Effect of the chosen drugs on OAG-evoked Ca2+ entry in RBL-1 cells. (a) Sample traces representing Ca2+ signals (indicated by Fura-2 fluorescence ratio) triggered by adding 100 μM of OAG to RBL-1 cells with or without pretreatment of the chosen drugs (shown in various coloured lines, each at 10 μM dose). OAG is well known to be a selective activator of the members of the TRPC family selectively. (b) Histograms showing the peak OAG-activated Ca2+ entry in control cells and cells treated with 10 μM of each drug. Each value (mean ± SEM) was derived from 3–5 individual experiments and a total of 30–80 cells. The statistical comparison among the values for all conditions was determined using one way ANOVA followed by Dunnett’s test.

Evaluation of the effects of chosen drugs on the nuclear translocation of NFAT

To determine whether the chosen drugs could affect SOCE-dependent cell signalling and relevant biological responses in intact cells, we evaluated their effect on the nuclear translocation of the nuclear factor of activated T cells (NFAT). The latter is a transcription factor which is well known in lymphocytes and relevant cells to require specifically the SOCE-derived Ca2+ signals for its activation17. For this, we used HeLa cells stably expressing NFAT1 (1-460)-GFP18. As can be observed in Fig. 7, ionomycin treatment (1 μM for 40 min) significantly increased the nuclear translocation of NFAT1 (1–460)-GFP in the control group but such increase was not observed for cells treated with BTP2 and all the chosen drugs except leflunomide. For the latter, visually no significant increment in the NFAT1 (1–460)-GFP fluorescence within the nuclear region was apparent but surprisingly the corresponding nucleus to cytoplasmic ratio was found to be significantly high when compared to the basal (i.e. non-ionomycin treated group).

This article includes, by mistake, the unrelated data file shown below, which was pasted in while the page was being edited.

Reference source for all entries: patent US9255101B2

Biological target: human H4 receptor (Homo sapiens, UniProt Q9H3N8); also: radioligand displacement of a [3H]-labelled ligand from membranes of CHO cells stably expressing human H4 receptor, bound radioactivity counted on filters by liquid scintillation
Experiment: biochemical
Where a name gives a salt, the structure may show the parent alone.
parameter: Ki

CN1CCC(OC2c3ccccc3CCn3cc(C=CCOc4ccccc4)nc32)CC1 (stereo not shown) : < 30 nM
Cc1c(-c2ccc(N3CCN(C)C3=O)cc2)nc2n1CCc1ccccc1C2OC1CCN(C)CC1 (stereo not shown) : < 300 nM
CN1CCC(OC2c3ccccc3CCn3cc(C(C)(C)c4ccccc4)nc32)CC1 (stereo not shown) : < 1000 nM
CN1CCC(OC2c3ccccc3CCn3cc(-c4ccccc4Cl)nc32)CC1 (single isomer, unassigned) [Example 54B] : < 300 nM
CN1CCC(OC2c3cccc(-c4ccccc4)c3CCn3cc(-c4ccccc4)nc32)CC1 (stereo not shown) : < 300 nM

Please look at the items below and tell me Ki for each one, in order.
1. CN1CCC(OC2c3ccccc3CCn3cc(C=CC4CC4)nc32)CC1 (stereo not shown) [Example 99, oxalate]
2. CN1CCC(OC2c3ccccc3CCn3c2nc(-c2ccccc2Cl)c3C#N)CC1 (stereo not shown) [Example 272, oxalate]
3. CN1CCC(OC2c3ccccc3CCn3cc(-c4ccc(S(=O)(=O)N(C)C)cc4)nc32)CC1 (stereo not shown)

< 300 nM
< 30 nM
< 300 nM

Figure 7
figure 7

Effects of the chosen drugs and BTP2 on nuclear transolcation of NFAT. (a) Representative confocal images of HeLa cells showing subcellular localisation of NFAT (1–460)-GFP following application of ionomycin (1 μM for 40 min) preceded by pretreatment with the chosen drugs (20 μM) and BTP2 (10 μM) for 30 min. The basal and control groups received only DMSO pretreatment and no ionomycin was added to the basal group subsequently. (b) Bar graphs showing the nucleus to cytoplasm ratio (mean ± S.E.M.; n = 3) for the NFAT (1–460)-GFP under various conditions.

Evaluation of the effects of chosen drugs on the oligomerisation of STIM1 and Orai1

With a view to gaining some insight into the possible mechanism underlying the SOCE-inhibitor property of those 5 drugs, we evaluated the effects of the drugs on the clustering of STIM1 and also of Orai1, using confocal microscopy with a HEK293 cell line with an inducible mCherry-STIM1-T2A-Orai1-eGFP19. When assessed both qualitatively and quantitatively, we did not observe any significant change in the punctuate distribution of mCherry-STIM1 or Orai1-eGFP in presence and absence of any of the 5 drugs and BTP2, after cells were treated with 2 μM thapsigargin (Fig. 8, Supplementary Fig. 8). The results indicated that neither those drugs nor the known SOCE inhibitor, BTP2 affected STIM1 clustering or clustering of Orai1.

Figure 8
figure 8

Effects of chosen drugs on clustering of STIM-1 and Orai-1 protein. (a) Representative fluorescent images of HEK293 cells coexpressing mCherry-STIM1 (red) and Orai1-eGFP (green) showing translocation and colocalization of both proteins in characteristic puncta after treatment with thapsigargin (Tg) (2 μM for 5 min). The scale bar is shown. GFP, green fluorescent protein. Quantification of mCherry-Stim1 (b) and GFP-Orai1 (c) puncta formation in response to Tg treatment and the effect of pre-treatment with drugs. The number of puncta formed in cells belonging to the control (no Tg/drug treatment) and the Tg-treated groups were determined using ImageJ software and were expressed as mean/μm2 of area ± SEM. Each bar represents data from 15–18 cells from 3 different experiments. The statistical comparison among the values for all conditions was determined using one way ANOVA followed by Dunnett’s test.